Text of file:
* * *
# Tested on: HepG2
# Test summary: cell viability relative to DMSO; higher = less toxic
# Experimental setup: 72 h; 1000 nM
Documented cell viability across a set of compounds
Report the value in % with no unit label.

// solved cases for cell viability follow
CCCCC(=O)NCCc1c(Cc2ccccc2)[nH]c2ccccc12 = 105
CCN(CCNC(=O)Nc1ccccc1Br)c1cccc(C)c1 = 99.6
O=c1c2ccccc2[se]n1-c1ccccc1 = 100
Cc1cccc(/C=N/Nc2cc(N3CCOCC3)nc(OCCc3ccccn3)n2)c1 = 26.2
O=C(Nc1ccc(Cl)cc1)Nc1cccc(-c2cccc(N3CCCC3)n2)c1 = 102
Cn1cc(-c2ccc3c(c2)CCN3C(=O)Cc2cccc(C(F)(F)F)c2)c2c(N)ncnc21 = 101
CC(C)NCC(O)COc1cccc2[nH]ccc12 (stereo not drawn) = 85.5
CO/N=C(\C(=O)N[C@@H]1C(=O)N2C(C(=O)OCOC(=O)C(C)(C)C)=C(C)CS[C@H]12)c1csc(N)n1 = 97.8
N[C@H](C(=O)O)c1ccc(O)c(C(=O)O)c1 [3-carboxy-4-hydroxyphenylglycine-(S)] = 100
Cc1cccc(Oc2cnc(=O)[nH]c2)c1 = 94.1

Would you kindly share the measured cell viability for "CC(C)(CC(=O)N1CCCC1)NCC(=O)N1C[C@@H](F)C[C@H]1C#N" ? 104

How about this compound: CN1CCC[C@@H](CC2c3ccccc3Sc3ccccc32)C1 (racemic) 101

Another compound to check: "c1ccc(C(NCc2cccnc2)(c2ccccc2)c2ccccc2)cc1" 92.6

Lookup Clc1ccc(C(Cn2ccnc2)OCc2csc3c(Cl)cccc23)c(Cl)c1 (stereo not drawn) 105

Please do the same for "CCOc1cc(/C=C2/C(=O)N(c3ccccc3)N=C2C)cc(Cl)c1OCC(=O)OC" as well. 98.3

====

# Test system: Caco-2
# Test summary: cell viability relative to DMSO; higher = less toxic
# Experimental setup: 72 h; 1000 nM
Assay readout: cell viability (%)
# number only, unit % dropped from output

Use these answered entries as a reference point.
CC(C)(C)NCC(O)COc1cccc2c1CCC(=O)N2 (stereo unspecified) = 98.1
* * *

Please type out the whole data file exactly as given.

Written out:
# Tested on: HepG2
# Test summary: cell viability relative to DMSO; higher = less toxic
# Experimental setup: 72 h; 1000 nM
Documented cell viability across a set of compounds
Report the value in % with no unit label.

// solved cases for cell viability follow
CCCCC(=O)NCCc1c(Cc2ccccc2)[nH]c2ccccc12 = 105
CCN(CCNC(=O)Nc1ccccc1Br)c1cccc(C)c1 = 99.6
O=c1c2ccccc2[se]n1-c1ccccc1 = 100
Cc1cccc(/C=N/Nc2cc(N3CCOCC3)nc(OCCc3ccccn3)n2)c1 = 26.2
O=C(Nc1ccc(Cl)cc1)Nc1cccc(-c2cccc(N3CCCC3)n2)c1 = 102
Cn1cc(-c2ccc3c(c2)CCN3C(=O)Cc2cccc(C(F)(F)F)c2)c2c(N)ncnc21 = 101
CC(C)NCC(O)COc1cccc2[nH]ccc12 (stereo not drawn) = 85.5
CO/N=C(\C(=O)N[C@@H]1C(=O)N2C(C(=O)OCOC(=O)C(C)(C)C)=C(C)CS[C@H]12)c1csc(N)n1 = 97.8
N[C@H](C(=O)O)c1ccc(O)c(C(=O)O)c1 [3-carboxy-4-hydroxyphenylglycine-(S)] = 100
Cc1cccc(Oc2cnc(=O)[nH]c2)c1 = 94.1

Would you kindly share the measured cell viability for "CC(C)(CC(=O)N1CCCC1)NCC(=O)N1C[C@@H](F)C[C@H]1C#N" ? 104

How about this compound: CN1CCC[C@@H](CC2c3ccccc3Sc3ccccc32)C1 (racemic) 101

Another compound to check: "c1ccc(C(NCc2cccnc2)(c2ccccc2)c2ccccc2)cc1" 92.6

Lookup Clc1ccc(C(Cn2ccnc2)OCc2csc3c(Cl)cccc23)c(Cl)c1 (stereo not drawn) 105

Please do the same for "CCOc1cc(/C=C2/C(=O)N(c3ccccc3)N=C2C)cc(Cl)c1OCC(=O)OC" as well. 98.3

====

# Test system: Caco-2
# Test summary: cell viability relative to DMSO; higher = less toxic
# Experimental setup: 72 h; 1000 nM
Assay readout: cell viability (%)
# number only, unit % dropped from output

Use these answered entries as a reference point.
CC(C)(C)NCC(O)COc1cccc2c1CCC(=O)N2 (stereo unspecified) = 98.1